Dolores O’Riordan death ‘not suspicious’ as tributes pour in for singer

U2, Hozier and Cranberries bandmates lead praise for Limerick’s ‘voice of a generation’

Irish Times Culture Editor Hugh Linehan looks back at the life of Dolores O'Riordan, the shy Limerick girl who went on to achieve global success as a songwriter and lead singer with The Cranberries.


The death of Cranberries frontwoman Dolores O’Riordan is not being treated as suspicious, police in London have said.

Police were called to the Hilton Hotel in Park Lane on Monday morning, where it was later confirmed that the Irish singer (46) was pronounced dead.

No exact cause of death has yet been confirmed.

In a statement issued on Monday, London Metropolitan Police said the death was being treated as “unexplained”. However, the force has since confirmed the circumstances surrounding the death are not suspicious.

She is survived by her three children, Taylor Baxter, Molly Leigh and Dakota Rain. Details for the singer’s funeral have not been finalised.

Social media has been filled with tributes to the singer who fronted the Limerick-based band to international acclaim during the 1990s and early 2000s, before rejoining in 2009.

‘Bel canto’

A post uploaded to the official U2 Instagram account on Tuesday morning and signed by band members Bono, The Edge, Adam Clayton and Larry Mullen, described O’Riordan as Limerick’s “bel canto” or beautiful singer.

“The band are floored but it’s of course her family we’re all thinking of right now. Out of the West came this storm of a voice – she had such strength of conviction yet she could speak to the fragility in all of us,” it read.

Taoiseach Leo Varadkar led tributes in the Dáil on Tuesday to the musician and songwriter.

“For so many of us, especially those of us who grew up in the 1990s, she was the voice of a generation and no matter where you were in the world in recent times it wouldn’t take long before you heard a Cranberries song on the radio, even in the most far-flung places in the world,” he said.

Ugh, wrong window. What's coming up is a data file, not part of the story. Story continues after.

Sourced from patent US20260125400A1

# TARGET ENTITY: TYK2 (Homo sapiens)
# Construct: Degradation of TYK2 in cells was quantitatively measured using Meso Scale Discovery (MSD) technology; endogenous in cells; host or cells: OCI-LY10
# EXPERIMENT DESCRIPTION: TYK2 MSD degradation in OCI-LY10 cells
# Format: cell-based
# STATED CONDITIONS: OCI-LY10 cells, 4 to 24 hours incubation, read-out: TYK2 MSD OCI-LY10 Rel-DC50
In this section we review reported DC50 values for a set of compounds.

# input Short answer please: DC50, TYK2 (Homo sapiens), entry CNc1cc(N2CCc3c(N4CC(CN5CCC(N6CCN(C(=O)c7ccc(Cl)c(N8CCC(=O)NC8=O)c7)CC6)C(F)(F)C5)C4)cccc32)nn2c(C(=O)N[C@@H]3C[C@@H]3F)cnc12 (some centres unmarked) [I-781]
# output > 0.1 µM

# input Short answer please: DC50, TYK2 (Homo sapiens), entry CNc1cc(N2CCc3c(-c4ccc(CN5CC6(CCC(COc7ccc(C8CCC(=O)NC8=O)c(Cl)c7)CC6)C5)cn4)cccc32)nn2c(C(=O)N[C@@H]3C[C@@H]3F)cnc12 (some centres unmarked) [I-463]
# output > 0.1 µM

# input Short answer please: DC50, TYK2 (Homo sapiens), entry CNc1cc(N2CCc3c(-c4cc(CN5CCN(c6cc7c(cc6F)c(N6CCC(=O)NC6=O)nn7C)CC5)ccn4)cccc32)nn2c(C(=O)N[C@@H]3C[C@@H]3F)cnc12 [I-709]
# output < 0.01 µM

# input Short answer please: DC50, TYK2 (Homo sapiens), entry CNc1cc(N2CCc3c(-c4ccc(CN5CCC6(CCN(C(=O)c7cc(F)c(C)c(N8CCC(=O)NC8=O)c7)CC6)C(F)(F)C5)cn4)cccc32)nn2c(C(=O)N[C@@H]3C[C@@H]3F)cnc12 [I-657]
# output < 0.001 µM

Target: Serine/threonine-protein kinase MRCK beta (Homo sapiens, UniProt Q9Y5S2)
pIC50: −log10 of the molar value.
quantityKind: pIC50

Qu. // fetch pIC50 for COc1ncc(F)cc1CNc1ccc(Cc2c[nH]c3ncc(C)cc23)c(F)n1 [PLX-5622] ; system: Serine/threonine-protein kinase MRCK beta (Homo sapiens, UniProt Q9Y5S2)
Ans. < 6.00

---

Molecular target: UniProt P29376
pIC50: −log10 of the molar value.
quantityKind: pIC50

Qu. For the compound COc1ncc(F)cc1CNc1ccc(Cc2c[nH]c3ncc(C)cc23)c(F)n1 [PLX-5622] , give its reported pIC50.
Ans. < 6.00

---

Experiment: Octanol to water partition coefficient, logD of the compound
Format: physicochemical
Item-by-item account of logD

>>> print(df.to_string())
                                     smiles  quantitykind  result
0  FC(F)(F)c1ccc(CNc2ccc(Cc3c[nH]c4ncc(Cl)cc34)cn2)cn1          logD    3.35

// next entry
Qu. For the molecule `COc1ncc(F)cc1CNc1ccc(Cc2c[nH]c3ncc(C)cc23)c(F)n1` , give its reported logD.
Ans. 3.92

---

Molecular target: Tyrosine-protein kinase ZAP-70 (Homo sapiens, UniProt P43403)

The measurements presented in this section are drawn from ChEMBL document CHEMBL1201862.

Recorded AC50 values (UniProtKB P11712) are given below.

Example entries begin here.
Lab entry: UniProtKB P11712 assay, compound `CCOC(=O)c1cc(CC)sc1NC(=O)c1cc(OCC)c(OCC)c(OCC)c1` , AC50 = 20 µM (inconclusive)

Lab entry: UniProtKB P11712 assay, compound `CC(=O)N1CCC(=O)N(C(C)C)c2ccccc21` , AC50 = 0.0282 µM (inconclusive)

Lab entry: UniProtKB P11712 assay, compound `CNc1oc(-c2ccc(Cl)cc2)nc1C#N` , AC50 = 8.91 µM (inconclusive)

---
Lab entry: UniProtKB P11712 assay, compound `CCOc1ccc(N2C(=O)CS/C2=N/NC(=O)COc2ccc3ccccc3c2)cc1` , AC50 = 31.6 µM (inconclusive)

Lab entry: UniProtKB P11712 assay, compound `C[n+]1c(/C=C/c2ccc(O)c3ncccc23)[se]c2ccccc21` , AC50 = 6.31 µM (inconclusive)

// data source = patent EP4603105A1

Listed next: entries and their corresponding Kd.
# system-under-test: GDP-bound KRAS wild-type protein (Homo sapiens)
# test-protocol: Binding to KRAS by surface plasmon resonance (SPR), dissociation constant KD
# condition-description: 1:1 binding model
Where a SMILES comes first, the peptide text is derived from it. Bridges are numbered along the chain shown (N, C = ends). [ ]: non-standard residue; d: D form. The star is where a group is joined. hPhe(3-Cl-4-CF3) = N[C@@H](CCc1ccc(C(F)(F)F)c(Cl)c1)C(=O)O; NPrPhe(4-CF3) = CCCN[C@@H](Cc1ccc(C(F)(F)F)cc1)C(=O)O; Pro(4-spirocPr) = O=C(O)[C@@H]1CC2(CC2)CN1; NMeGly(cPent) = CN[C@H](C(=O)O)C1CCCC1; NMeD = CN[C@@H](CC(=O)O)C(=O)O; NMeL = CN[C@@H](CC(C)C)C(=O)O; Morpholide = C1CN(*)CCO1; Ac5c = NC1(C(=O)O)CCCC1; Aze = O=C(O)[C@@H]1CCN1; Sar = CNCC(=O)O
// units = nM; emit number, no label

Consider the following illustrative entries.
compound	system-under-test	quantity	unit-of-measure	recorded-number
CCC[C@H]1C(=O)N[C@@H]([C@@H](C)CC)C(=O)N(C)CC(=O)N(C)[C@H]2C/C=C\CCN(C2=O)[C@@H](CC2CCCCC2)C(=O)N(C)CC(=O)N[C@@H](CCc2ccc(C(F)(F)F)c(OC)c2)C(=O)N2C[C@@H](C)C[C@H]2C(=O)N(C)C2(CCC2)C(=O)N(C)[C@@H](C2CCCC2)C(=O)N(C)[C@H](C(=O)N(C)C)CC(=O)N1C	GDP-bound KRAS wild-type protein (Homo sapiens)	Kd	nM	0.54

“She blazed a trail across the world with her unique voice and also her talents in songwriting and our thoughts are with her, her family, her friends and people of Limerick in particular.”

Others who have publicly commented on O’Riordan’s death include singer Bryan Adams, Kings of Leon bassist Jared Followill, Kinks guitarist Dave Davies and Irish band Kodaline.


Irish singer Hozier tweeted: “My first time hearing Dolores O’Riordan’s voice was unforgettable. It threw into question what a voice could sound like in that context of Rock. I’d never heard somebody use their instrument in that way. Shocked and saddened to hear of her passing, thoughts are with her family.”

She was also remembered by Adi Roche, chief executive of Chernobyl Children International, a charity for which O’Riordan helped to fundraise.

O’Riordan was born in Ballybricken, Co Limerick, in 1971, the youngest of seven children. She joined The Cranberries in Limerick in 1990.

Her distinctive voice helped fuel the Cranberries’ rapid rise in the early 1990s with global hits Linger, Dreams and Zombie. The band went on to sell over 40 million records to become Ireland’s second-best-selling rock band after U2.

Her three bandmates said on Monday they were devastated at the loss of an “extraordinary talent”.

The Cranberries shot to fame with their 1993 debut album Everybody Else Is Doing It, So Why Can’t We? after the hit song Linger was picked up by MTV.

The band’s first three albums sold a combined 28 million copies.

O’ Riordan left the Cranberries in 2003 and recorded two solo albums, before the band reformed in 2009.